Sony have released a new Bravia TV, which just from the TV specifications is a great deal. The Sony Bravia KDL-22PX300 features a 22 inch display, along with four HDMI ports, two USB ports, SCART socket, component ports, two Ethernet ports, PC input and built in freeview. Most TVs with these kind of specifications go for at least £250, for a quality brand at least and that many connections. The KDL-22PX300 on the other hand, goes for a very reasonable £200.

The price point is fantastic for those looking for a second TV for the bedroom but, what makes this deal even sweeter and unique, is that the TV features a built in PS2 console. At the base of the TV, there is a disc slot for PS2 games, which will also enable the playback of DVDs on the TV, without the need of an external DVD player. Unfortunately the PS2 will only run in standard definition but, most people who still have a PS2, will be using it in standard definition any way. The TV comes with one controller and you can pick the 22 inch PS2 TV up from Richer Sounds for £199.95, or £219.94 with a 5 year warranty.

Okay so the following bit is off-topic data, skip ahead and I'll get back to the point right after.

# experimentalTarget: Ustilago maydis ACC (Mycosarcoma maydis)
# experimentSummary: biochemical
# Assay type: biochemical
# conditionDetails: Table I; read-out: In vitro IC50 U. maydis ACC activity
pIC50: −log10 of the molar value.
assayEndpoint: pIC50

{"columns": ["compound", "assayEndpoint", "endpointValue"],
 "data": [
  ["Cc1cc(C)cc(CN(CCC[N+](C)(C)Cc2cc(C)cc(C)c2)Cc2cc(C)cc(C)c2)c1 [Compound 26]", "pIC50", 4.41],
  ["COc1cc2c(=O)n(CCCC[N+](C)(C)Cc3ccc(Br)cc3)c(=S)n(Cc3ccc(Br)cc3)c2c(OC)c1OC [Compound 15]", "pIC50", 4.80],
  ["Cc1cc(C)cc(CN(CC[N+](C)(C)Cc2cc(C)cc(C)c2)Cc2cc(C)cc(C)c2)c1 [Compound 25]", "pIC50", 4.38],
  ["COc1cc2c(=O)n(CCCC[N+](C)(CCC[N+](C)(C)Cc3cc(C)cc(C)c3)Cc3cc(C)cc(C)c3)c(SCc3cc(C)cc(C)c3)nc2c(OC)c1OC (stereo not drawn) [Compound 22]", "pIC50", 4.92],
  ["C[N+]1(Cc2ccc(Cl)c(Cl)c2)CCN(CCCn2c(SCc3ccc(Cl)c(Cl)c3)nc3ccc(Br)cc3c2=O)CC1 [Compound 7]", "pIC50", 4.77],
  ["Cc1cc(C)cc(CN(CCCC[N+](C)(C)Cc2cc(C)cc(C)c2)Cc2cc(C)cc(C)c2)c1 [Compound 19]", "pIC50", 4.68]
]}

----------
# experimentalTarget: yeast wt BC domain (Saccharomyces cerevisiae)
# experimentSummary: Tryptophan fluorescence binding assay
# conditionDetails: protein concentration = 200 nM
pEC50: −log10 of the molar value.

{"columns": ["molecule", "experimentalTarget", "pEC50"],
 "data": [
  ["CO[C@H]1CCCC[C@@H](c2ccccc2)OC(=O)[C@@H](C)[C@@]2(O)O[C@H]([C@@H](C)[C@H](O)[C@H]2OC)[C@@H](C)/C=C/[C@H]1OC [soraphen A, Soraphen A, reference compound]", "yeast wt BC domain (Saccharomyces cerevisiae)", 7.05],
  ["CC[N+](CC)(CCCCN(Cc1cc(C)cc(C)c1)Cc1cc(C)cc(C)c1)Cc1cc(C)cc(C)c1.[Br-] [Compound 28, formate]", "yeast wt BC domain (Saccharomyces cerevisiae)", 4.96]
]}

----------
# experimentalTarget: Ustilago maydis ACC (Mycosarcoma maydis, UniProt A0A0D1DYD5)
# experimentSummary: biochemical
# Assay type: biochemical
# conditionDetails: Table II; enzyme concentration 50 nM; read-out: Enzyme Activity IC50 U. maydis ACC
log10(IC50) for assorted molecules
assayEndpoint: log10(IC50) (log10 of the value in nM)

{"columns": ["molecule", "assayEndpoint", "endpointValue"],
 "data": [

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In conjunction with the Football World Cup this year, Sony have announced they will be running a ‘scrappage scheme’ fronted by ex England managers  Graham Taylor and Terry Venables and the current England under-21 coach Stuart ‘Psycho’ Pearce.

From April 29th until July 11th – the date of the 2010 World Cup final, customers can hand in old electronic goods, for example TV’s and Blu-Ray players, working or not, at “Sony Centres, Comet, Curry’s, John Lewis and Tesco Extra stores” and will recieve up to £150 off the price of a new Bravia television. Items do not need to be Sony branded which gives consumers a great chance to scrap their old, unwanted goods and settle down to watching the World Cup on a shiny new Bravia, all at a cut down price, the Sony press release reveals.

Sony UK commercial director: “We understand that consumers will undoubtedly want to upgrade their kit as they gear up for the World Cup this summer, but cost is still an issue for most of us coming out of recession.

“This campaign is not only timely in helping people take their entertainment to the next level, it is also a good way to encourage the responsible disposal of old technology.”

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